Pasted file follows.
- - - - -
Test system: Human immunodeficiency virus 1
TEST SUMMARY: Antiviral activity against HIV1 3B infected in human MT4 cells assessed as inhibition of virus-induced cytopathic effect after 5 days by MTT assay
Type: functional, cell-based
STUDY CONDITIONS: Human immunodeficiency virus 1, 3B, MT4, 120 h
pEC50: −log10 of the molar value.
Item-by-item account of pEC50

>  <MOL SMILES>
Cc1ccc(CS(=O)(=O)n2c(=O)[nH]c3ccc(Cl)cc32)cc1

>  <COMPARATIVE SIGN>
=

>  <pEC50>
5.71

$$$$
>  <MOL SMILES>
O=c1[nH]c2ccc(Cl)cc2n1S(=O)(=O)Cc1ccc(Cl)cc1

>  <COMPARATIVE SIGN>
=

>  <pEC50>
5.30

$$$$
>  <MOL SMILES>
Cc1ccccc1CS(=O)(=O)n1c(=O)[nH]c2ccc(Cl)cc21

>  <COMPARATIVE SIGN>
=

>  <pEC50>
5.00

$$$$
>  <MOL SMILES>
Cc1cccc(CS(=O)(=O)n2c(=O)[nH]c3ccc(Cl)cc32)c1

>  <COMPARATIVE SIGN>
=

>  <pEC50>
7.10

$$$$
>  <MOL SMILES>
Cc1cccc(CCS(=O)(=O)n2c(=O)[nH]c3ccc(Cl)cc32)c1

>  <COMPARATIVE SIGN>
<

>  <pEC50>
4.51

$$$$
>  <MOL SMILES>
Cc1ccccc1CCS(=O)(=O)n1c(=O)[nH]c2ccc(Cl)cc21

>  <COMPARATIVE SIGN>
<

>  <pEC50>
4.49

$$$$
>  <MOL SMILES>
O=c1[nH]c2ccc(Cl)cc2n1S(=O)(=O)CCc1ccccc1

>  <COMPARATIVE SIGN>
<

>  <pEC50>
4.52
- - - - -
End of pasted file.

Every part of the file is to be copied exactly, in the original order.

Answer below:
Test system: Human immunodeficiency virus 1
TEST SUMMARY: Antiviral activity against HIV1 3B infected in human MT4 cells assessed as inhibition of virus-induced cytopathic effect after 5 days by MTT assay
Type: functional, cell-based
STUDY CONDITIONS: Human immunodeficiency virus 1, 3B, MT4, 120 h
pEC50: −log10 of the molar value.
Item-by-item account of pEC50

>  <MOL SMILES>
Cc1ccc(CS(=O)(=O)n2c(=O)[nH]c3ccc(Cl)cc32)cc1

>  <COMPARATIVE SIGN>
=

>  <pEC50>
5.71

$$$$
>  <MOL SMILES>
O=c1[nH]c2ccc(Cl)cc2n1S(=O)(=O)Cc1ccc(Cl)cc1

>  <COMPARATIVE SIGN>
=

>  <pEC50>
5.30

$$$$
>  <MOL SMILES>
Cc1ccccc1CS(=O)(=O)n1c(=O)[nH]c2ccc(Cl)cc21

>  <COMPARATIVE SIGN>
=

>  <pEC50>
5.00

$$$$
>  <MOL SMILES>
Cc1cccc(CS(=O)(=O)n2c(=O)[nH]c3ccc(Cl)cc32)c1

>  <COMPARATIVE SIGN>
=

>  <pEC50>
7.10

$$$$
>  <MOL SMILES>
Cc1cccc(CCS(=O)(=O)n2c(=O)[nH]c3ccc(Cl)cc32)c1

>  <COMPARATIVE SIGN>
<

>  <pEC50>
4.51

$$$$
>  <MOL SMILES>
Cc1ccccc1CCS(=O)(=O)n1c(=O)[nH]c2ccc(Cl)cc21

>  <COMPARATIVE SIGN>
<

>  <pEC50>
4.49

$$$$
>  <MOL SMILES>
O=c1[nH]c2ccc(Cl)cc2n1S(=O)(=O)CCc1ccccc1

>  <COMPARATIVE SIGN>
<

>  <pEC50>
4.52